The Spikes Gang

Director: Richard Fleischer          
Lee Marvin, Gary Grimes, Ron Howard

It's funny how there are a lot of movies that you think would have received a release on video or DVD by now, but haven't. Sometimes a little Marvin patches himself after being hit by Michelle Triola's palimony suitinvestigation reveals that what's holding up such releases is a legal dispute behind the scenes, often being an issue with the music rights. There are also a few instances where the copyright holder is having no luck finding a print of the movie pristine enough for a transfer. Though on other occasions, investigation will reveal that there is seemingly nothing holding up a release, and it can be really puzzling at times. For instance, I have no idea why 20th Century-Fox has never released Fire Sale to the open market. Judging from the amount of e-mail from fans of the movie I've received, it would seem impossible for the studio to at not least make a small profit if it were made available for purchase. But the studio didn't even try, even in the early '80s when video stores were especially desperate to build up their libraries with anything even remotely commercial. On the MGM side, it's a puzzlement why they never released The Spikes Gang on video. At any time, they could have sold it to video stores by promoting the famous actors in it. Not just superstar Lee Marvin, but Ron Howard (Happy Days), Gary Grimes (of Summer of '42 and Class of '44 fame), and even Charles Martin Smith (American Graffiti and Never Cry Wolf.)

Some might say it's because The Spikes Gang isn't a masterpiece. Well, I can't deny that, nor can I deny it doesn't even qualify for the label of "great", or even straight out "good". But I might point out the obvious fact that there have been a lot of movies far worse than it that have been released on video, some of which also had Marvin in them (The Klansman, anyone?) The Spikes Gang is definitely not that low. The best way to describe it would be an average movie, albeit one with a few interesting features that bubble up every so often so the movie never gets tedious to watch. Like a number of westerns in the '70s, it involves young protagonists (like Bad Company), and also like others of the period, it has a less romantic view of the wild west. Near the Mexican border, three teenagers - Will (Grimes), Les (Howard), and Tod (Smith) - stumble across a wounded and dying man (Marvin) in the countryside. Though they quickly figure out he's a wanted man, they decide instead to hide him and help him recover. Once recovered, the grateful man introduces himself as Harry Spikes, a bank robber wanted in several states. Touched by their kindness, before riding off he lets the boys know he'll repay them one day. Later, Will's father beats him when finding out they helped Spikes, driving Will to run away, with his two friends following. But broke and unable to find work, the boys soon become lawbreakers themselves, and in short notice need to flee into Mexico to escape the law. While there, they bump into Spikes...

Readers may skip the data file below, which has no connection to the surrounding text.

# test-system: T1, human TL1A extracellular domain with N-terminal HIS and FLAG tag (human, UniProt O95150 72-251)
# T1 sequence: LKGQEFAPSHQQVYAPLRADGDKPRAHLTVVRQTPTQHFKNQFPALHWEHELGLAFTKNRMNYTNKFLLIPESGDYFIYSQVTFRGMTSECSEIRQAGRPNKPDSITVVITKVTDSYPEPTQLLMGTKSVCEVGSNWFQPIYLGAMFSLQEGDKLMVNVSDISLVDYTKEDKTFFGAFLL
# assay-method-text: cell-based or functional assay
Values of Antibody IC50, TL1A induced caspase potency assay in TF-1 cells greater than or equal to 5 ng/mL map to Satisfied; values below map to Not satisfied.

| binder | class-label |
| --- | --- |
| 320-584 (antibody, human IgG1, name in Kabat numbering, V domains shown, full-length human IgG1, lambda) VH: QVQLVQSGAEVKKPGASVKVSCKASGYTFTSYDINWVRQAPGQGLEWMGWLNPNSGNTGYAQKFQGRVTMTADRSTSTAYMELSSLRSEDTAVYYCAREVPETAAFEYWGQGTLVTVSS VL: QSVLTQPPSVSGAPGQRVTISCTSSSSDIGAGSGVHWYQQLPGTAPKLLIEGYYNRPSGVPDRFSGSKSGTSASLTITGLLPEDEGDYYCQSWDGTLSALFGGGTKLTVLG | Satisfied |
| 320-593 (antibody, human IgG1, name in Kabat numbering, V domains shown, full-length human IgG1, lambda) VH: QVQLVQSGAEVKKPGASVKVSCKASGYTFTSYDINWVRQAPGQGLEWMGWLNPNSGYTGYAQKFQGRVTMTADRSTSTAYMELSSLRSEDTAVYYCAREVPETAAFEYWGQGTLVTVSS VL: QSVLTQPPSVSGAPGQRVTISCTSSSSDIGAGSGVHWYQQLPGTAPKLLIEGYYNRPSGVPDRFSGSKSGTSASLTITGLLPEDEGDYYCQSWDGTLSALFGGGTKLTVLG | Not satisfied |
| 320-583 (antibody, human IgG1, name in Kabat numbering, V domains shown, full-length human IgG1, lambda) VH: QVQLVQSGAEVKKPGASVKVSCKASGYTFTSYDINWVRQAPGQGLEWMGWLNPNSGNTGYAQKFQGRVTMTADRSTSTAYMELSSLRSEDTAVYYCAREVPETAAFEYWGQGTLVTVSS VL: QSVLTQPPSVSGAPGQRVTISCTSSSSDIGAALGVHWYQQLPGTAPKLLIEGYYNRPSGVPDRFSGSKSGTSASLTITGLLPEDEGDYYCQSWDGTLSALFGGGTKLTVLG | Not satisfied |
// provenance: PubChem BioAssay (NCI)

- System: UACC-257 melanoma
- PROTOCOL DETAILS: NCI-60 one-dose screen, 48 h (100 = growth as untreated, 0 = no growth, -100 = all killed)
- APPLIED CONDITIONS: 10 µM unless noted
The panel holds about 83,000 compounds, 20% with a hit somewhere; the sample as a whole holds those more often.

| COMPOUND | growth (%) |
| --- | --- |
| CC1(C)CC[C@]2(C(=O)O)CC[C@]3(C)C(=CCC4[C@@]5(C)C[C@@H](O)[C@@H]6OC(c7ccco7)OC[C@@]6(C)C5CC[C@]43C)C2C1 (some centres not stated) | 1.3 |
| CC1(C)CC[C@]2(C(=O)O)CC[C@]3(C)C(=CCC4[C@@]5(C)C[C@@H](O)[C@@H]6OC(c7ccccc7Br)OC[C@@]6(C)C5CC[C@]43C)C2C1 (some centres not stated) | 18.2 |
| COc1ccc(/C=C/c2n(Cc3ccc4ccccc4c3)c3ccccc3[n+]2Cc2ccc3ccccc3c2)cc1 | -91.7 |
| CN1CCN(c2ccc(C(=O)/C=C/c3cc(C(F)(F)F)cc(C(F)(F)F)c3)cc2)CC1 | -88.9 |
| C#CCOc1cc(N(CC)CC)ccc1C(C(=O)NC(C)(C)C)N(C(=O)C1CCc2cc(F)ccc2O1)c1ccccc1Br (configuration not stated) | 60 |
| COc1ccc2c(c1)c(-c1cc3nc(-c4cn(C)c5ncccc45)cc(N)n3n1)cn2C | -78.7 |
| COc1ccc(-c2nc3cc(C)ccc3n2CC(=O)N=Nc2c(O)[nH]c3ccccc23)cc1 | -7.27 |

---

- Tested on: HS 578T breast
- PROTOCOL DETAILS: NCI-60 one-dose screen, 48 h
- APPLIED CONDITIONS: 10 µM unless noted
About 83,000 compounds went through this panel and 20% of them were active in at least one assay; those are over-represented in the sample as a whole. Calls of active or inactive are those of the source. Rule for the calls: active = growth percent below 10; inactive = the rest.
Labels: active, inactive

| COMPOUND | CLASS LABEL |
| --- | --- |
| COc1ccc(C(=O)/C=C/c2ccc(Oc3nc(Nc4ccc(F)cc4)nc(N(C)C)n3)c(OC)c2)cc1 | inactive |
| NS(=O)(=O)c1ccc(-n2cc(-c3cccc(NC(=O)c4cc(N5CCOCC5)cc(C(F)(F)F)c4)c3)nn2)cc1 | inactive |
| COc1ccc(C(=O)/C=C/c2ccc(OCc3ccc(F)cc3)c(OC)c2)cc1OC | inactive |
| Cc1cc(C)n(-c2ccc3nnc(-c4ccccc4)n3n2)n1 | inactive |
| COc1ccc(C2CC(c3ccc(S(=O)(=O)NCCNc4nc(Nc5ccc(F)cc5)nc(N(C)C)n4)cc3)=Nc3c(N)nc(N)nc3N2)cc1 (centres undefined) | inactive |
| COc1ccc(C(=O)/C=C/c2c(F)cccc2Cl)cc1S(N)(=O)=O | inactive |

It should come as no surprise that even though the movie is really about the various adventures the three boys go through, it is the character of Harry Spikes Grimes wakes up after being haunted by revelations of The Ghost Of Career Futurethat proves to be the most interesting in the movie. One obvious reason is the casting of Marvin in the role, and once again he gives a classy performance. He brings in here the usual tough and rough (yet magnetic) edge he gave in other movies, but here gets to do a little more than usual. Though Spikes is a rough desperado, he's not a one note character, nor is everything about him bad. He can be a charming fellow, like how he mesmerizes the boys with various colorful tales as he recovers. When he learns of how the boys have gone to the trouble to heal and hide him, he's shocked but still very thankful, even offering right there and then to reward the boys - showing he still has a sense of honor and a desire to show appreciation. Indeed, in Mexico, he freely pays his debt with interest when he sees the trouble the boys are currently in. Yet at the same time, there is a dark and troubling side to Spikes. As you might have guessed, the boys eventually join with Spikes to form a bank-robbing gang. But there are hints that Spikes may have secretly been pushing the boys to join with him instead of them coming up with the idea on their own. For example, after he helps them out, he leaves town for several weeks for reasons he won't discuss - leaving the boys to make a living with dirty and back-breaking work. When he comes back, the tired and frustrated boys are more than ready to listen to the proposal he "just happened" to come up with.

It is possible that maybe Spikes was indeed busy at the time, and did have to go out of town on business of sorts. But he does some other suspicious things later on, like when he takes the boys on a shopping spree and spares no expense in getting the overjoyed boys the best in cowboy clothing and guns. Or later on, when the boys are riding high and proud with Spikes, and he compliments them by saying how much happier and confident they look than when he first saw them in Mexico. Still could be a coincidence, but there is definitely still a dark side to Spikes, every so often sneaking in unexpectedly to have the effect of a slap to the face. Take the time when the four are joking around the campfire, and Spikes starts telling what seems to be pleasant memories from his past - but with an ending decidedly unpleasant. Then there is another time when the quartet bump into an aging robber (Arthur Hunnicutt, The Red Badge Of Courage) who desperately wants in, and Spikes reacts to this in a way not previously seen. Seeing his reaction, one can't help but think of the previous scene, where Spikes back from scouting in town throws a bag of cinnamon buns at the boys, saying they are "too young to smoke and drink." He says it in a jokey manner, but considering he seems to think they are old enough to rob banks, you start to wonder if he is really using the opportunity to show some feeling of contempt.